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Please tell us about yourself
Navita Srikant is a B.Com (Hons.) graduate from SRCC (Shri Ram College of Commerce, Delhi), Delhi University, followed by qualifying as Chartered Accountant. Continued to evolve further by completing Certified Internal Auditor and Certified Fraud Examiner Certifications.
In my 20th year where I have gained expertise in domains such as auditing, internal controls, risk management, governance, compliance and anti-fraud, forensic accounting, investigation, corporate intelligence, money laundering, anti-corruption policies and strategies at corporate and country level.
Pure play fraud/security/ethics complaints cases which I have led in management position would run over 50+. These numbers however include time spent in geographies outside India. My investigative experience has enriched by exposure to cases across continents such as Colombia, Brazil in Latin America to Sweden, Switzerland, Spain and other countries in Europe to India, Sri Lanka in Asia and USA.
Besides, my anti-fraud work made me travel to Singapore, Thailand, Dubai, Belgium, Norway, Finland and London.
When and how did you start in anti-fraud/security and forensic functions field?
Early 2000, I had transitioned from external auditing to governance, internal auditing and risk management functions. I was enjoying seeing the organization from internal perspective of processes and procedures and realizing importance of management oversight. I used to present to Audit Committee and it was fascinating to see how the culture varied from organization to organization. For some it was a mere check in the box and some where members questioned if management had repeated control deficiencies..Finally Enron happened…This case was a life changing case for me. I remember reading every detail, every article written on this case. It was intriguing for me and I questioned myself, with best of external auditors, best in class internal audit function and risk management function which was quoted by other corporate what went wrong? Those days, forensic functions were mostly focused on investigation. These were reactive practices waiting for the phone to ring. My study of Enron case convinced that there is a disconnect between governance, compliance, risk management, internal auditing and investigation functions…This is when I presented my case to Head of Forensic department and asked if I can build anti-fraud solutions. I focused heavily on defining methodologies of fraud risk management, ethics and integrity solutions and became a leading trainer on SAS 99 and ISA 240 (fraud standards for external auditors in early 2000). I was also inducted as faculty by IIA Switzerland to teach on Practice Advisory 1210. A2 which also related to sufficient knowledge of fraud indicators for internal auditors.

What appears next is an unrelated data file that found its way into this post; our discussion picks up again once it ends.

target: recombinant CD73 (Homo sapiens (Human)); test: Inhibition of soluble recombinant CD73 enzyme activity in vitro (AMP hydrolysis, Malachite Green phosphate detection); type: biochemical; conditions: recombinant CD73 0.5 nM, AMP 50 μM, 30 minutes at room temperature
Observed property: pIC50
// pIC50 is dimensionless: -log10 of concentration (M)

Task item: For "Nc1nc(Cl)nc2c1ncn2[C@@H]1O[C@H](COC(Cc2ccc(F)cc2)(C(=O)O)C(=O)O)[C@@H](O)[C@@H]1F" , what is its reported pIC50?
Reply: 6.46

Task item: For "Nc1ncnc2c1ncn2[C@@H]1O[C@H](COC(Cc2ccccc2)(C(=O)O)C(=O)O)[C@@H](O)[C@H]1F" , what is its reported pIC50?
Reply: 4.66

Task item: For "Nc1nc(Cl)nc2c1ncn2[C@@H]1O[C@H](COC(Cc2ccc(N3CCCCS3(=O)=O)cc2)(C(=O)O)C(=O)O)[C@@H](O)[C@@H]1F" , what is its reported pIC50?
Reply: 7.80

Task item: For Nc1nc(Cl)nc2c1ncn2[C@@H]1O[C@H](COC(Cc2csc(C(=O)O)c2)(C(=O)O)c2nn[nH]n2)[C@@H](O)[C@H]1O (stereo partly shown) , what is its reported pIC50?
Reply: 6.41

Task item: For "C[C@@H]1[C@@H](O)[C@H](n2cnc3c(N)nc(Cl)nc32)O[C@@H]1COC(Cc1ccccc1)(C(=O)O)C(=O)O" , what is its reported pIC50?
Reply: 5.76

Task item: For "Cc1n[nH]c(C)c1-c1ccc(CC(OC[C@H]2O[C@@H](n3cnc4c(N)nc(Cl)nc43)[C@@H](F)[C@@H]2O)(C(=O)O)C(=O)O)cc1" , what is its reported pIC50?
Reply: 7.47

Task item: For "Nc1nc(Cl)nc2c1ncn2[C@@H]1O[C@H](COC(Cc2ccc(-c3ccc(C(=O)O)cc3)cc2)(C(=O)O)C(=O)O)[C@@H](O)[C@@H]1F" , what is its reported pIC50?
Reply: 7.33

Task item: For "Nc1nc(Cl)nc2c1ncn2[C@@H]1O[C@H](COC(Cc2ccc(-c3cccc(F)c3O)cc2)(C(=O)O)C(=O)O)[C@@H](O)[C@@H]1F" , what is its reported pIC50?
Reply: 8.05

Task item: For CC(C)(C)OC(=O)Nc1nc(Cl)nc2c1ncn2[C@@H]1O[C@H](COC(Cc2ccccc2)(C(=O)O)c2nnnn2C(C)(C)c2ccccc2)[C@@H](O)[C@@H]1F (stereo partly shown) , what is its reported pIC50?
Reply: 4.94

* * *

In parallel, I continued to focus on investigation and arbitration cases. Later on, I was faculty on forensic accounting course organized by ICAI.
How do you define anti-fraud and forensic functions field?